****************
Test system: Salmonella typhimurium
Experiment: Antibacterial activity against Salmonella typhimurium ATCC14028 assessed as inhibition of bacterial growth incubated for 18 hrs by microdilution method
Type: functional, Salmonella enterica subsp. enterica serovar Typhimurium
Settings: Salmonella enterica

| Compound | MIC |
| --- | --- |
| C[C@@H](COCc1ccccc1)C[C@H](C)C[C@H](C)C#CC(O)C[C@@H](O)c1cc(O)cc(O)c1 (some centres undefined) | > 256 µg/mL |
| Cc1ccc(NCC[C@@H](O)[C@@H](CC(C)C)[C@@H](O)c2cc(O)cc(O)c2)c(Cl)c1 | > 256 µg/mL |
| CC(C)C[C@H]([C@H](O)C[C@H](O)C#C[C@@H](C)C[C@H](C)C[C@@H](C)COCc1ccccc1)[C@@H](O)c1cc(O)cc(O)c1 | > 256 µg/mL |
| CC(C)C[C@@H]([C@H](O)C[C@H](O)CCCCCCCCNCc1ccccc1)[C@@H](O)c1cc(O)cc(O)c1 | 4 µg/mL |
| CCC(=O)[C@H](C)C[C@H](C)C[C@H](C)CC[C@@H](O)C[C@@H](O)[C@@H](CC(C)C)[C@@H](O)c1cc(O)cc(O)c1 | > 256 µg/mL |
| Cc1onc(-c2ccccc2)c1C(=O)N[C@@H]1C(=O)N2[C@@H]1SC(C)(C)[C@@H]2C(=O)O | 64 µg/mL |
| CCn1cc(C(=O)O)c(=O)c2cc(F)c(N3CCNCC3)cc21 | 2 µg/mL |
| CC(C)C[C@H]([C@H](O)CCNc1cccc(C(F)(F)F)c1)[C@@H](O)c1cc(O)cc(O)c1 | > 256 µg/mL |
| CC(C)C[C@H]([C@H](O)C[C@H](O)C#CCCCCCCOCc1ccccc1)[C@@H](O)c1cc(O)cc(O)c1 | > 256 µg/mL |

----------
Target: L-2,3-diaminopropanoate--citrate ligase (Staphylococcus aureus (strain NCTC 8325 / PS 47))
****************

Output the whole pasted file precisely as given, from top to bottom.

Test system: Salmonella typhimurium
Experiment: Antibacterial activity against Salmonella typhimurium ATCC14028 assessed as inhibition of bacterial growth incubated for 18 hrs by microdilution method
Type: functional, Salmonella enterica subsp. enterica serovar Typhimurium
Settings: Salmonella enterica

| Compound | MIC |
| --- | --- |
| C[C@@H](COCc1ccccc1)C[C@H](C)C[C@H](C)C#CC(O)C[C@@H](O)c1cc(O)cc(O)c1 (some centres undefined) | > 256 µg/mL |
| Cc1ccc(NCC[C@@H](O)[C@@H](CC(C)C)[C@@H](O)c2cc(O)cc(O)c2)c(Cl)c1 | > 256 µg/mL |
| CC(C)C[C@H]([C@H](O)C[C@H](O)C#C[C@@H](C)C[C@H](C)C[C@@H](C)COCc1ccccc1)[C@@H](O)c1cc(O)cc(O)c1 | > 256 µg/mL |
| CC(C)C[C@@H]([C@H](O)C[C@H](O)CCCCCCCCNCc1ccccc1)[C@@H](O)c1cc(O)cc(O)c1 | 4 µg/mL |
| CCC(=O)[C@H](C)C[C@H](C)C[C@H](C)CC[C@@H](O)C[C@@H](O)[C@@H](CC(C)C)[C@@H](O)c1cc(O)cc(O)c1 | > 256 µg/mL |
| Cc1onc(-c2ccccc2)c1C(=O)N[C@@H]1C(=O)N2[C@@H]1SC(C)(C)[C@@H]2C(=O)O | 64 µg/mL |
| CCn1cc(C(=O)O)c(=O)c2cc(F)c(N3CCNCC3)cc21 | 2 µg/mL |
| CC(C)C[C@H]([C@H](O)CCNc1cccc(C(F)(F)F)c1)[C@@H](O)c1cc(O)cc(O)c1 | > 256 µg/mL |
| CC(C)C[C@H]([C@H](O)C[C@H](O)C#CCCCCCCOCc1ccccc1)[C@@H](O)c1cc(O)cc(O)c1 | > 256 µg/mL |

----------
Target: L-2,3-diaminopropanoate--citrate ligase (Staphylococcus aureus (strain NCTC 8325 / PS 47))